How Can Graciousness Forward The Message Of Equality?

by Alvera Mickelsen | September 05, 2000

How do we forward the cause of biblical equality? The same way wise people forward any other cause:

  1. Understand to whom you are speaking and/or writing. What are their interests? What do they feel strongly about? What do they understand about their own position or yours?
  2. Do not push your beliefs on this or any other subject. After other people find you to be a thoughtful, gracious person, they are more likely to listen to your views when the subject arises naturally in conversation.
  3. Very few people are won to any cause by direct confrontation. Most people are not won to Christ by being told what dreadful sinners they are. They are won when they see the loving message of Christ lived out in us. When you have the opportunity, you can express how the belief in biblical equality has helped your marriage, home, work or the way you see yourself, etc. You are not telling them what they ought to do or think, only sharing your personal experience.
  4. Commend a person, a group or your church when you see any evidence of equality in action. Express your appreciation when a woman is invited to participate in some way — to lead in prayer, read the Scripture or head a committee. And don’t say, “It’s about time we had a woman doing...” Instead say something like, “I was especially blessed when Jane Jones read the Scripture this morning. I felt as though I were a real part of the service.” You have not found fault with anyone — you have just commended someone for ministering to you.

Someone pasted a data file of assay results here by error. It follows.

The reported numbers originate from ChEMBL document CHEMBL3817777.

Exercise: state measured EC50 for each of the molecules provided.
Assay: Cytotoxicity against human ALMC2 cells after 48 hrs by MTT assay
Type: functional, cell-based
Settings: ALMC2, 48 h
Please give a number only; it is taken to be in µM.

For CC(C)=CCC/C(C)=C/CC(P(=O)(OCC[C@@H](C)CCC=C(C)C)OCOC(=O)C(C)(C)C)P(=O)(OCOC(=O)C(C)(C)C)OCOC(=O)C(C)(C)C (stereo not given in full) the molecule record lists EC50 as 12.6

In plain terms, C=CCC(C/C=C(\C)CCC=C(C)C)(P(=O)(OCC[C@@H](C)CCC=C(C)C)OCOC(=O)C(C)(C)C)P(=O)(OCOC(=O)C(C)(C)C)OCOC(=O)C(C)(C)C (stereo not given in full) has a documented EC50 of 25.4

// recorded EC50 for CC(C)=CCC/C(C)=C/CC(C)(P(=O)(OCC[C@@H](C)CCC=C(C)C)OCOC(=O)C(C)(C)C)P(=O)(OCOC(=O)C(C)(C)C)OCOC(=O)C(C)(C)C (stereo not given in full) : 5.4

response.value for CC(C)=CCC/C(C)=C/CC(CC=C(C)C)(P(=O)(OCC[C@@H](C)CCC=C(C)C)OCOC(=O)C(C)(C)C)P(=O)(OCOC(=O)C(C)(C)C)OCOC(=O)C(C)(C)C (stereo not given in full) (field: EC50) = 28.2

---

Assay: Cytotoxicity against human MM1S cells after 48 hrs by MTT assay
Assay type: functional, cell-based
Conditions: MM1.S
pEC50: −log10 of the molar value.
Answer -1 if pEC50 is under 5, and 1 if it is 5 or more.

5. In everyday contacts with people, look for ways to recognize and commend every small step toward equality. When you see a husband do a thoughtful, equality act toward his wife, you can say, “That was a very thoughtful act on your part.” Commend your children’s teachers when they help children to step out of “gender roles.”
  6. Use humor when you can. Recently I heard someone say, “It isn’t a question of whether women can preach and teach. They have been doing that through the centuries. The question is — ‘Who can listen?’” Depending on the circumstances, you might add, “I wonder why men have put up with those restrictions on them for so long?”

The issue of egalitarianism is far more emotional than theological. The theological questions are relatively easy to deal with. The prejudices and emotional threats are far more difficult. And they must be dealt with on emotional levels, demonstrating the gentleness and strength of Jesus, our Lord.